Griffiths brings her skill with characters and crimes to bear in this standalone “book-within-a-book” that is not associated with any of her ongoing series.
The main protagonist (although narration alters in the book) is Clare Cassidy, 45, who teaches English at Talgarth High in West Sussex, England. One of the buildings of the school is the very same Gothic mansion where, in the upstairs rooms, R. M. Holland, a (fictional) horror writer, once lived. This fact is especially meaningful to Clare because she is working on a biography of Holland.
The story about Clare and her life as she navigates the tricky shoals of being a divorced mother of a 15-year-old teen is interspersed with excerpts from Holland’s most famous work, a chilling ghost story called “The Stranger.”
As the novel opens, Clare’s close colleague has just been gruesomely murdered. Furthermore, a note left by the corpse ties the murder to Holland’s tale. This potentially could implicate Clare, the resident expert on Holland and his work. She is more worried however that she herself may be in danger, since she recently found a stranger’s writing addressed to her in one of her private diaries.
DS Harbinder Kaur, a member of the Sussez Murder Squad, is in charge of investigating the case. Harbinder still lives at home with her Punjabi parents, where she tries to maintain a balance between her mom’s worries about her daughter’s dangerous job with her own need to be out at all hours investigating. Harbinder is peppery, witty, and very clever, although she likes to hide the latter fact from others; it serves her better for them to underestimate her.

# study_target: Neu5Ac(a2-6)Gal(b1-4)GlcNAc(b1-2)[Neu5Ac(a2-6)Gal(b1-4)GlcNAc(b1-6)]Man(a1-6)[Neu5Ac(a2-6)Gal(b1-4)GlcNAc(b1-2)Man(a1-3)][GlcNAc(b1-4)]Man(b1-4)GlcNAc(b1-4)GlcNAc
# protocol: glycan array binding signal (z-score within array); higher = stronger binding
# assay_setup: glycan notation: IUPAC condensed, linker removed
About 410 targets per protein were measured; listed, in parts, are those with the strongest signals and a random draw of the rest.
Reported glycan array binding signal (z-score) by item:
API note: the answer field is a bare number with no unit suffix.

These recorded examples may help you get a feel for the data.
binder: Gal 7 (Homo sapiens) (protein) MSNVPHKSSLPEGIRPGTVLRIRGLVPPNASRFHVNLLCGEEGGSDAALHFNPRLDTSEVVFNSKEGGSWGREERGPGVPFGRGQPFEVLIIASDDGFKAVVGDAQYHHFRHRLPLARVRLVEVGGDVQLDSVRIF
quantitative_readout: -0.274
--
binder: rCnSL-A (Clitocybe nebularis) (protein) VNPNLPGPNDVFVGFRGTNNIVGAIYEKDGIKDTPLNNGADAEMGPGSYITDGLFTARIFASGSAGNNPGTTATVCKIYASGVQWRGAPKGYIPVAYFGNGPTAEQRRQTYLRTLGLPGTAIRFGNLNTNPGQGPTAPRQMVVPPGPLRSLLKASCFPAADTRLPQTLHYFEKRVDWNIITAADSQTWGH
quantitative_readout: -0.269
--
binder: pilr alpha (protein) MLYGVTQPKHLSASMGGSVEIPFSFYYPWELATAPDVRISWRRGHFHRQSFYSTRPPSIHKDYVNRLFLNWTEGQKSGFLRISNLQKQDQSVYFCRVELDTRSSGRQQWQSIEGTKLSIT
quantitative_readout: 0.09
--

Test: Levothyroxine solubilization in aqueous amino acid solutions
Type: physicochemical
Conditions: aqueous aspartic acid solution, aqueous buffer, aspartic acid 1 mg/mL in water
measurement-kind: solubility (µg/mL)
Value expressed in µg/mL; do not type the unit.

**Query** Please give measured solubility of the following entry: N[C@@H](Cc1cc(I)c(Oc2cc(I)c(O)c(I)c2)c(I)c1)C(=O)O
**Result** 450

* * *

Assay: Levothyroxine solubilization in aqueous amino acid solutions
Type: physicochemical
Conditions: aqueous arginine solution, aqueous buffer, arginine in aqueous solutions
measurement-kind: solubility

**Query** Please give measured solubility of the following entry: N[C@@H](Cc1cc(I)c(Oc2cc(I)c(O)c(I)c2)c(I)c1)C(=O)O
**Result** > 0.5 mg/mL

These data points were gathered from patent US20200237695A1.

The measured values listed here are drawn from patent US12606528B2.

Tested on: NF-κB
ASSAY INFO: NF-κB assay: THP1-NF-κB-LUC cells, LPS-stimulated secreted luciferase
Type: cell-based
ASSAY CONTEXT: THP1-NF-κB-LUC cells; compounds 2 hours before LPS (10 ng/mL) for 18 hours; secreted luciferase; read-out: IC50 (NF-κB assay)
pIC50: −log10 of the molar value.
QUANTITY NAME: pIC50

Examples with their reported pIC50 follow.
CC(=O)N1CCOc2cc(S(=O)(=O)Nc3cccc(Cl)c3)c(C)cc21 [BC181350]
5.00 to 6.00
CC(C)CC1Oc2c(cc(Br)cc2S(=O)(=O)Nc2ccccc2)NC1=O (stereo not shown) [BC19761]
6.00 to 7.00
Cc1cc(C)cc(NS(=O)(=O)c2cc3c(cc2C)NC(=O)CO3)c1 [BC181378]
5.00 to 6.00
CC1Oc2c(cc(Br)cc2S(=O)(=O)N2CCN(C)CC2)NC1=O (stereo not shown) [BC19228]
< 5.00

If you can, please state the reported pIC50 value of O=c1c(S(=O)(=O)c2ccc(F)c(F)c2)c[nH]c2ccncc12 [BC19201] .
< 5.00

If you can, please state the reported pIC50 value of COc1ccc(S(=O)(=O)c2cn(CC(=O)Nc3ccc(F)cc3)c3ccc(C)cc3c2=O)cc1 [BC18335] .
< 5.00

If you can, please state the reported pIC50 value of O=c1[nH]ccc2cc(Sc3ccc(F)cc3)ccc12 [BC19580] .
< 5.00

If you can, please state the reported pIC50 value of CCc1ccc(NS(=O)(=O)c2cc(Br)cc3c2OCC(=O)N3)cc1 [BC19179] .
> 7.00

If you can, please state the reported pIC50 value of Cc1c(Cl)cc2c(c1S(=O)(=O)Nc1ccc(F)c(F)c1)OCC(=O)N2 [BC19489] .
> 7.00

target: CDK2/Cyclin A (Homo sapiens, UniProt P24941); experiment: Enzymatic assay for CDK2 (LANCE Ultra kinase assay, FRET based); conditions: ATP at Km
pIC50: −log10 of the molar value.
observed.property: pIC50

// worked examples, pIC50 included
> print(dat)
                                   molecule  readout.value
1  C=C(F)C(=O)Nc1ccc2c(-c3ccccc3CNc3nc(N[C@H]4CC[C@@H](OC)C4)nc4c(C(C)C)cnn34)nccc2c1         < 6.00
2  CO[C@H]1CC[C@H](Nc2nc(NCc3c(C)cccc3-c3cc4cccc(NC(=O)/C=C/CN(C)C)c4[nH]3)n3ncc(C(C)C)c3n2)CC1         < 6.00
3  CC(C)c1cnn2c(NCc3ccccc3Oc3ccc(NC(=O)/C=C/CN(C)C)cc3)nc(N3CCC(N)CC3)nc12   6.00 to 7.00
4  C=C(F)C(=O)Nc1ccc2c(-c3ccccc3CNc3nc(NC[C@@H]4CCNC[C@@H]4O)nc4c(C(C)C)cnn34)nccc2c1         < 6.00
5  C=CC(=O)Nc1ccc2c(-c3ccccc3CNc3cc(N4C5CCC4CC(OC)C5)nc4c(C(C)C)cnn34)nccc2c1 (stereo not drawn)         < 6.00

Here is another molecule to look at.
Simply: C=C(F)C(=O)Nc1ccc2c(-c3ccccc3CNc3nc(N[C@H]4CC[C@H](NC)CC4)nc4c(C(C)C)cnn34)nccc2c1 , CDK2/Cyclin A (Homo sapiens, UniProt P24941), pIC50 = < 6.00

Another body soon appears, again tied to “The Stranger,” along with another ominous note. It is clear the killer knows the victims, and vice versa, and there is a great deal of panic as additional attacks occur. Harbinder in particular understands she doesn’t have much time to prevent the conclusion of Holland’s story from being reenacted in “real life” [that is, in the story about the story] and she struggles frantically to connect the dots before it is too late.
Discussion: Griffiths does an excellent job replicating a Gothic tone for the ghost story she crafts for this book. In addition, despite writing in the crime genre, Griffiths’s main protagonists always manage to come across as wryly funny and even adorable. As spooky as this story often was, I also found myself laughing out loud.
Published in the U.S. by Houghton Mifflin Harcourt, 2019